Hemphill and Kahan also assert that mechanisms with across-the-board effects (i.e., effects on the firm’s general competitive tendency, rather than in targeted markets) have not been empirically tested because the airline study found effects based on differences between routes. But the airline study actually found that 90% of the effect was across-the-board and only 10% varied with specific routes. Further, numerous other studies find effects on general firm competitiveness.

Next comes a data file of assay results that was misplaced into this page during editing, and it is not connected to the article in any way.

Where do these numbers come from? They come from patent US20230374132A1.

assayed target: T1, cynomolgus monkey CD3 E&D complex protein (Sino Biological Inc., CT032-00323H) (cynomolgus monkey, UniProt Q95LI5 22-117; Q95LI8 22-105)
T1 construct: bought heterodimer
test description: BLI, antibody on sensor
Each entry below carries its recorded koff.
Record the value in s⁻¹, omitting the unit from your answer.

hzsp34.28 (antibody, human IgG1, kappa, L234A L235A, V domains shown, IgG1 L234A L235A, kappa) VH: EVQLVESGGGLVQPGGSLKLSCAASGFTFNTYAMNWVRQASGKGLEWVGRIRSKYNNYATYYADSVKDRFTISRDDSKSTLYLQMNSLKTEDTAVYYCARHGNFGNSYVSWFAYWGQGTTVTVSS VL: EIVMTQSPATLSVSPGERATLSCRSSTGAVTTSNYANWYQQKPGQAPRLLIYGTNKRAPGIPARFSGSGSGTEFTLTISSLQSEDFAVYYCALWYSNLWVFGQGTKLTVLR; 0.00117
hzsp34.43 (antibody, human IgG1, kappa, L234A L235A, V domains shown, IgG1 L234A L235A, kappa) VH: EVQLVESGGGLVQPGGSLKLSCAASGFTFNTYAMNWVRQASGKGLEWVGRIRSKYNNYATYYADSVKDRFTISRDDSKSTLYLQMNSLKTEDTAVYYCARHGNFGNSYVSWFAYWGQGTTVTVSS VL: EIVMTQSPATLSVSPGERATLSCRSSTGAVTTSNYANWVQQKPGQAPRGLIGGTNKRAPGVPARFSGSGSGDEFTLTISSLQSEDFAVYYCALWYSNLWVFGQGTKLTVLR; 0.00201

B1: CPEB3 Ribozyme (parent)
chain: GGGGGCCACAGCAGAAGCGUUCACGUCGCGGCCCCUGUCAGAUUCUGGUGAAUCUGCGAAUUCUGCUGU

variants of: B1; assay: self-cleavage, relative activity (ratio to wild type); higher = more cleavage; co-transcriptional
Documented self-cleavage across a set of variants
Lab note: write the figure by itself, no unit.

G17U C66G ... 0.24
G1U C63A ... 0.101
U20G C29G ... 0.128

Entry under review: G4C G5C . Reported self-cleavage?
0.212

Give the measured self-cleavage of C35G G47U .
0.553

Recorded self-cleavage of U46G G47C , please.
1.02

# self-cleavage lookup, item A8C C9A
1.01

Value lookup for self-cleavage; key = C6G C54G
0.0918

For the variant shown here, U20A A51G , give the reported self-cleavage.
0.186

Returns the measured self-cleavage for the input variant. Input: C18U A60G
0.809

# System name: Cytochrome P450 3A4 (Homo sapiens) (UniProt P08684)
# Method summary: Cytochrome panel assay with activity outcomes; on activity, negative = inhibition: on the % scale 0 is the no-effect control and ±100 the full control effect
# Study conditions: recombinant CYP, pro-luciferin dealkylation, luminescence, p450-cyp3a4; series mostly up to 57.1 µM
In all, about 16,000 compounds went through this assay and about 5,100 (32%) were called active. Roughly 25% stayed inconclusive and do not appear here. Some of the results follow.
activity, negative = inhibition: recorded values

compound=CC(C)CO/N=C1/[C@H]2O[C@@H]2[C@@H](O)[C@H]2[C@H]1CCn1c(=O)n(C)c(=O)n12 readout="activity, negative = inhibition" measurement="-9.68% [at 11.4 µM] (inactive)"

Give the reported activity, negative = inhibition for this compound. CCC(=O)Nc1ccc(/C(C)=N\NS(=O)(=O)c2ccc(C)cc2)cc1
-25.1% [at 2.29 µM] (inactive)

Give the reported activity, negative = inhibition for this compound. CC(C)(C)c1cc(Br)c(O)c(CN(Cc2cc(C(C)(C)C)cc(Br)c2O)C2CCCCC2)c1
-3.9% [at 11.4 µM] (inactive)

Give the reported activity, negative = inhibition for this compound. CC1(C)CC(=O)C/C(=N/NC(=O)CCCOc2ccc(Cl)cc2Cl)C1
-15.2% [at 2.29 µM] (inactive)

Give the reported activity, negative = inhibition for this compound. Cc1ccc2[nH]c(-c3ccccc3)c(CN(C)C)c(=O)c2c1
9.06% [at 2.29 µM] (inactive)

Hemphill and Kahan admit that mechanisms with targeted effects are well tested, but they claim that active targeted mechanisms are implausible. However, because they mistakenly assume away consensus effects, their argument wrongly assumes that active efforts must harm non-horizontal shareholders in ways that create legal risks. Their argument also assumes that horizontal shareholders lack the market-specific knowledge needed for targeted effects, which conflicts with evidence to the contrary, as well as with their own admission that studies have confirmed targeted effects.

The Bebchuk-Cohen-Hirst Critique

Professors Bebchuk, Cohen, and Hirst claim that index funds lack sufficient incentives to exert effort to get firms to increase corporate value, and Bebchuk and Hirst argue that actual effort levels are low.